Keep Calm and Carry On, proclaimed the poster which is now overused and overparodied. Ironically, the poster was never used — the campaign was abandoned just as the Second World War began. Instead, various photos taken during the war, of ordinary people ‘carrying on’ conveyed the same message.
Most famous of these photos was Fred Morley’s milkman, who was seen doing his rounds, even as the Blitz reduced the apartments of his erstwhile customers into rubble. The day was October 9th 1940 — the 32nd straight day of bombing raids on Britain. The Nazi invasion plans had been thwarted, as the weather conditions deteriorated into winter conditions, making massive aerial campaigns harder to sustain. The Luftwaffe had just switched its main effort into night-time attacks, which became their official policy just two days prior on 7th October. Although not as serious as in a raid two months later, St Paul’s Cathedral was hit on the early hours of October 9th, but the bomb failed to detonate.
A sea of destruction awaited Morley the next morning. Working for Fox Photos, he knew that if he took the pictures of the destroyed homes, his photos would not be published. A lot of his earlier work had been censored. In front of a back drop of firefighters struggling to contain a fire, he had an idea. He borrowed the coat and milk carrier from a milkman and asked his assistant to walk across the bombed moonscape. London carries on, the stage photo proclaimed, and the censor waved the picture through.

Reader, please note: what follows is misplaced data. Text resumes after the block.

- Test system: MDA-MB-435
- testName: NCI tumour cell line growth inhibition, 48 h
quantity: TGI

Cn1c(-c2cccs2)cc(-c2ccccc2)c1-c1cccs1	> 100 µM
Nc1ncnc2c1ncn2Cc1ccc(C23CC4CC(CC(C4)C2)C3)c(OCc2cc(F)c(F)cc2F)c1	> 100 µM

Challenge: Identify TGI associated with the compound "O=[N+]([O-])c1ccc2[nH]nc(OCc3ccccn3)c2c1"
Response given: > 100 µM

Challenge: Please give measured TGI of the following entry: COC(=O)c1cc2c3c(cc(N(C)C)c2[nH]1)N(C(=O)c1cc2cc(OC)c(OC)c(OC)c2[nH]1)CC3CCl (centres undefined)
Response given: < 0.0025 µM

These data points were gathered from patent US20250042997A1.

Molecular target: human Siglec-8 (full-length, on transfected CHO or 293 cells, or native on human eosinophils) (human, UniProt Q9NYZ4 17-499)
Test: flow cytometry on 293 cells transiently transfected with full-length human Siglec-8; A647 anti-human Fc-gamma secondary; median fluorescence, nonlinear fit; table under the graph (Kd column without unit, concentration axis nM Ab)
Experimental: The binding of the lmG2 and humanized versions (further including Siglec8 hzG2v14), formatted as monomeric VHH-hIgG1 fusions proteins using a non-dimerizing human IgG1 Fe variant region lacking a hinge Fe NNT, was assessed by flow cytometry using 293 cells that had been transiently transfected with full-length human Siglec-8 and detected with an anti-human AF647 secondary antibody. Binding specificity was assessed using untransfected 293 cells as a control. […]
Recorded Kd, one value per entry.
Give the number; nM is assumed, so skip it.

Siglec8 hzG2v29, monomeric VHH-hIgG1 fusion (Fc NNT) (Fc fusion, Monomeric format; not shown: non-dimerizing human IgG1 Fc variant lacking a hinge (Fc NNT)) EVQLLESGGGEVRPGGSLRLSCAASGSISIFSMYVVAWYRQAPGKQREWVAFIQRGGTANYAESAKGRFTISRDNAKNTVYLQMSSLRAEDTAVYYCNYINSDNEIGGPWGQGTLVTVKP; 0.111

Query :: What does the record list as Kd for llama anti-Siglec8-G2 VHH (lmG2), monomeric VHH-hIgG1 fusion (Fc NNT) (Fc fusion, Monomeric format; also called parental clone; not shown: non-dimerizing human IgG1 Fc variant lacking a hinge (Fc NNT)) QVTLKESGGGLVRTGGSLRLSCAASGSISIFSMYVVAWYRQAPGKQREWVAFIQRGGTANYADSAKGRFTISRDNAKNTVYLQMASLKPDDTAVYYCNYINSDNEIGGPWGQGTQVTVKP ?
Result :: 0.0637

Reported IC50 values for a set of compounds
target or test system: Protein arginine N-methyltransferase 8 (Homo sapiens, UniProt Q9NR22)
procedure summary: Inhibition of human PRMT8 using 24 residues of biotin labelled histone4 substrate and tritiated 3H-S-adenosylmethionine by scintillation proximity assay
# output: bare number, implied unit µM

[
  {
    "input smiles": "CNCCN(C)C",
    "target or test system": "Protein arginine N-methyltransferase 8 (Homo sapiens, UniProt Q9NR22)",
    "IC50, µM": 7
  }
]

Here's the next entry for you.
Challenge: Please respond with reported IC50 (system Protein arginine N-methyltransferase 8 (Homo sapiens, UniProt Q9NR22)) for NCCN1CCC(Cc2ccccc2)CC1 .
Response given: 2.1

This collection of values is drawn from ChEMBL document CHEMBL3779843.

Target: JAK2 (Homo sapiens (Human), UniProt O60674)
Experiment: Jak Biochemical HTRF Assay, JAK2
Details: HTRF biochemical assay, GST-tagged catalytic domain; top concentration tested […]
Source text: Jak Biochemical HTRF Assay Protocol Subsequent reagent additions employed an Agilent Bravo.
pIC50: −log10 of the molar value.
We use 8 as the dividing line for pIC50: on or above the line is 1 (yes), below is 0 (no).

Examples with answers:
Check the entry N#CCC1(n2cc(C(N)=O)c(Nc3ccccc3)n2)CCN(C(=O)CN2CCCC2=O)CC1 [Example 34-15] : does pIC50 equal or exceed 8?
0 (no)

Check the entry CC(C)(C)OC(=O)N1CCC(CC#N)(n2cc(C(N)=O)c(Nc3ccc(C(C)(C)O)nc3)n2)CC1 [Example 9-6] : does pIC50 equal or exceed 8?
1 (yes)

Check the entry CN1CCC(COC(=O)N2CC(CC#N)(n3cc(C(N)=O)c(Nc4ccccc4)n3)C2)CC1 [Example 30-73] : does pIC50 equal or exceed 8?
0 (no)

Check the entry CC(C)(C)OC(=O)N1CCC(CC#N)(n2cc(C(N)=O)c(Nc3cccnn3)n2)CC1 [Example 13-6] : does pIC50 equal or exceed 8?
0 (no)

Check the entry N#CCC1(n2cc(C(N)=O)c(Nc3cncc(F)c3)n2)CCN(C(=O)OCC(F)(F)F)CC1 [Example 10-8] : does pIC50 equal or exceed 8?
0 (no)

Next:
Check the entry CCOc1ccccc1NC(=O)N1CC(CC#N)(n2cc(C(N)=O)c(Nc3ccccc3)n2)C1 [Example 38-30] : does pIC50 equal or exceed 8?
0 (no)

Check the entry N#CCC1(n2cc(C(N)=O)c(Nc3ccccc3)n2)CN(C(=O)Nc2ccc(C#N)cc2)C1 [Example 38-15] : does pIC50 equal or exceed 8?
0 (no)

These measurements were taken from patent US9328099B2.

For the capital, tougher days were still ahead. On 14th and 15th October, the heaviest attack saw hundreds of German bombers dotting the skies above London. In ‘Second Great Fire of London’ on the night of 29th December 1940, nineteen churches, thirty-one guild halls and all of Paternoster Row, including five million books went up in flames. But the capital did carry on remarkably: the approval for the government’s conduct of the war nor the percentage of people believing Britain would win it barely dipped even during those dark days. A survey in December, after three months of air-raids, showed that in that surly British way, weather was a bigger worry for Londoners than the Blitz. In The Blitz: The British Under Attack, Julian Gardiner noted that Londoners seeking shelter in a tube station had a weekly discussion group at which the topics included travel, unemployment and “Should women have equal pay for equal work?” Lord Woolton, the popular Minister for Food, quipped, “egg rationing produced more emotion than the blitz.”
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